The most expensive pink diamond sold at Sotheby's auction
Last year, a rare, purple-pink diamond was sold for $26.6 million at auction house Sotheby’s Geneva sale. Mined in Russia, the diamond was described by experts as "a true wonder of nature."
The stunning gem was named "The Spirit of the Rose," a 14.83-carat oval gem, set a world record for purple-pink diamonds, after it was sold to a telephone bidder, who chose to remain anonymous.
This gem cut from the largest pink crystal found in Russia and was mined in July 2017 by Russian diamond producer Alrosa. It was shown in Taipei, Hong Kong, and Singapore.
In recent years, pink diamonds have been highly coveted by the world's richest. Unlike white diamonds, these stones possess a specific lattice structure that refracts light to produce the effect of colour.
Our diamond expert, Zack Stone said: "Whilst diamonds in general should not be thought of as an investment, there are certain types of diamonds which can make good investments. These include natural-coloured diamonds, which are much rarer and generally very expensive, starting from £50,000 to around £10,000,000.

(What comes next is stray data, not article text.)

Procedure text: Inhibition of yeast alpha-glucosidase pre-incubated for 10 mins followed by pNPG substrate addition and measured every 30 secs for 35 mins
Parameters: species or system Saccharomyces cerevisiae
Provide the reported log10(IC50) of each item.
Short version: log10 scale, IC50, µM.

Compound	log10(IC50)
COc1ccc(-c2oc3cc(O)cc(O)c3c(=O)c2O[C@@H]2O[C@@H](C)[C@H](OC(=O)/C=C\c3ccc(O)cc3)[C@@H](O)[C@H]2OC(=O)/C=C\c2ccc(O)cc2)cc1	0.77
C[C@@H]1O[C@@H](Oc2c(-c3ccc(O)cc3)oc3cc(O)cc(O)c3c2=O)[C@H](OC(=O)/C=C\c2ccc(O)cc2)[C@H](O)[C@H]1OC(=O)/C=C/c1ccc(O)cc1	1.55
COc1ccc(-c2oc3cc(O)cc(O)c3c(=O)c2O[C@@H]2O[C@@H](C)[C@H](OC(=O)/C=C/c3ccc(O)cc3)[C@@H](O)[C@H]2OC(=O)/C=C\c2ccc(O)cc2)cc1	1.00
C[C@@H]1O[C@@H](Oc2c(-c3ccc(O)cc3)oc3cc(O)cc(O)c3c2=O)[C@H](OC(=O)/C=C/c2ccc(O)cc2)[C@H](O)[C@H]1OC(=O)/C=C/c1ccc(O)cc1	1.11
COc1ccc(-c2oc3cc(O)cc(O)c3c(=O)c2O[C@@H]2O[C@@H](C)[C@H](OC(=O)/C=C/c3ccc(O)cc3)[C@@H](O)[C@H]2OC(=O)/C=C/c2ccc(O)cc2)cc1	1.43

Natural coloured diamonds have seen the biggest growth in value recently, with pink being one of the most popular colours. The Argyle Diamond Mine in Western Australia, the world’s major source for pink and purple stones, closed down at the end of 2020, therefore prices have increased in recent months due to the increased rarity."
According to Sotheby’s, five of the 10 most expensive diamonds ever sold have been pink.
On May 23rd 2021, another pink diamond is set to be auctioned, and has the potential to beat the current record. The prized purple-pink gem is set to be a part of the house’s upcoming Magnificent Jewels event in Hong Kong, and it certainly qualifies. The Sakura Diamond is the largest of its kind to ever go under the hammer; it weighs a hefty 15.81 carats, which is impressive when you consider that less than 10 per cent of pink diamonds in the world ever weigh more than a fifth of a carat.
The Sakura Diamond, like other natural pink diamonds sold at auction, gets it hue thanks to a distortion of its molecular lattice — a completely random phenomenon that occurs in only less than two per cent of all diamonds in the world. If that wasn't enough, the Sakura Diamond doesn’t just boast rarity; it has clarity too. It falls under the “Internally Flawless” category of diamonds, meaning it has no visible inclusions, meaning it’s crystal clear.